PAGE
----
I’ve had friends that after renting a kayak, never wanted to do it again, often complaining of back ache, cramped legs, or capsizing. The problem with renting, is that it’s not yours or custom outfitted to fit your individual height, weight or skill level. Rentals get trashed after continuous use by a lot of people, many whom have no skills in that sport. Rental shops can’t often keep up with the number repairs needed. That said, make sure when renting to check the gear before getting on the water.
In stand up paddling, I’ve found that the most common issue in rentals are paddle handles being loose, or missing altogether. Plastic shipping tape is used by my shop for repairs and seems to work well when applied properly. Make sure the paddle is long enough for you. Being 6′-5, rental shop employees will often give me a paddle that works for them, not me. For flat water, a paddle 8-12″ taller than you is good. If the blade is wood, make sure the wooden panels are solid. I got one last week that flexed too much, kinda like a broom, from stress. When you find the paddle you like, it might be easier to buy it, then just rent the board.
On the Puget Sound near Seattle, wind and currents pick up such that you can loose a board quickly if separated from it creating a super long swim, and possibly hypothermia if you left the wetsuit at home. I’ve seen it with kayaks in areas of heavy current or high wind, where a kayak will literally take off away from the paddler after a capsize. Make sure you have a leash before going out, and that the Velcro strap fits snugly around your ankle when attached. I’ve rented boards and have walked a hundred yards to the beach to find out that the Velcro strap is too short to wrap around my ankle, bummer! Also make sure the leash is attached to the board. If there’s no leash at all, inquire within. Bungy leashes are great for not catching on kelp and for less drag when racing.
My local shop has two NSP boards that have been leaking through the handles, thus making the board heavy to carry and funky in the water. Check with the shop whether the board you’re using has been repaired recently. Is the traction pad full size and stuck to the board? is the fin in good shape and attached well? Sups are much easier to take care of than kayaks! I’d recommend trying different boards to figure out which works best for your skill level, height and weight, and level of balance. Longer boards are faster, shorter are better for surfing.
Does your rental shop sell water bottles, lip baum, sunglasses (and retainers), and sun hats? If not, bring your own for UV protection on the water and to stay hydrated. I have my own wetsuit (Xcel Infinity 4/3) and various kayak clothing instead of using the rental shop gear which is often too small, already rented, etc. We rented three suits last weekend for family visiting from out of town. Two suits had holes in them, one bootie had a hole and we were given two right feet for a specific size. Check the gear before leaving the shop. Do you get cold easily? Make sure you wear a wetsuit if you think the water is cold, despite what others may say. I’ve fallen for the peer pressure thing where friends say it’s warm enough, but for me, its not. Kayaking gear is great cross over gear for SUP’ing. Drysuits, drytops, and gortex paddling pants work well.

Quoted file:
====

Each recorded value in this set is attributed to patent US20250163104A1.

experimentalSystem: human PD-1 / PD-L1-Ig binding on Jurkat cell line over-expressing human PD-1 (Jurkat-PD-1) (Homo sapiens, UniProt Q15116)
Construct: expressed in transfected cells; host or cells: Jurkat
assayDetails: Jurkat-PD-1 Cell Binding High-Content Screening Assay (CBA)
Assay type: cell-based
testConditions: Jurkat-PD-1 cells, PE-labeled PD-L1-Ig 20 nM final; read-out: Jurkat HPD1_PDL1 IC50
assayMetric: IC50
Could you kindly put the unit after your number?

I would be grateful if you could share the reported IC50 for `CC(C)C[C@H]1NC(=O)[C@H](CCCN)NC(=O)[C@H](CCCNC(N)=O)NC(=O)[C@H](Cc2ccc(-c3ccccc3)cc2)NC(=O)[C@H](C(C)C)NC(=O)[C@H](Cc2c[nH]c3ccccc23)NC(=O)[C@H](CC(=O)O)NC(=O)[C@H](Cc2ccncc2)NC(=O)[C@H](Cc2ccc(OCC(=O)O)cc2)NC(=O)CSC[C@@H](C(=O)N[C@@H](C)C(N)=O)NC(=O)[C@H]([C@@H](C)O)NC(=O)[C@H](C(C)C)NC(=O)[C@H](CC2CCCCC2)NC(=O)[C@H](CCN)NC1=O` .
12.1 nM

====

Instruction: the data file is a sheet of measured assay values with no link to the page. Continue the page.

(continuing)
Water – Staying Hydrated
I get migraines if I don’t drink enough water. Rental boards often don’t have bungis of deck bags to carry extra gear, so you have to carry your own, on you. Fanny packs and small sports day packs are good to carry extra water, hydration tablets, and other essential items. I carry a water bottle, extra neoprene gloves, a food bar, a neoprene hood and flares in a fanny pack around my waist. I bought the pack from a local used backpacking supply store, and put small holes in the pockets to allow water to drain. Hydration packs are also a good idea and can be attached to PFDs.
Life Jacket (PFD)
Life jackets are required by the Coast Guard for use on non surfing areas on a board. Does you rental shop have PFDs? If so, does your pfd not ride up over your chin while in the water, and fit snugly around your waist? Good PFDs have extra pockets to carry personal items and reflector tape to make you more visable in busy waterways or in low light. I carry an energy bar, a small roll of duct tape, flares, a waterproof light, and an extra neoprene hood in my PFD (at minimum) on any given paddle day. As stated above, a hydration pack is a good idea to carry water. There seems to be a trend among SUP’ers to duct tape their PFD’s to their board which makes it legal in some areas where PFDs are required. But what if you need it asap? Goodluck unwrapping the duct tape as the hyperthermia sets in. I’ve been wearing PFDs for years in kayaking. They’re really not that bulk, and keep you warmer too.
Does your local rental shop have the daily weather forcast posted in the store? If not, ask. Here in the Puget Sound region, our summer mornings are calm, but in the afternoon a strong northerly kicks up often up to 15-20kts. If you’re not used to paddling upwind or aren’t prepared for a temperature drop on the water, it’s best to stay on land. Always stay within your skill level, particuliarly if you’re not dressed properly or are paddling with more skilled paddlers. I use the NOAA site to check weather. If the barometer level is dropping or rising rapidly, prepare for inclement weather. Here’s the page for my area: http://www.ndbc.noaa.gov/station_page.php?station=WPOW1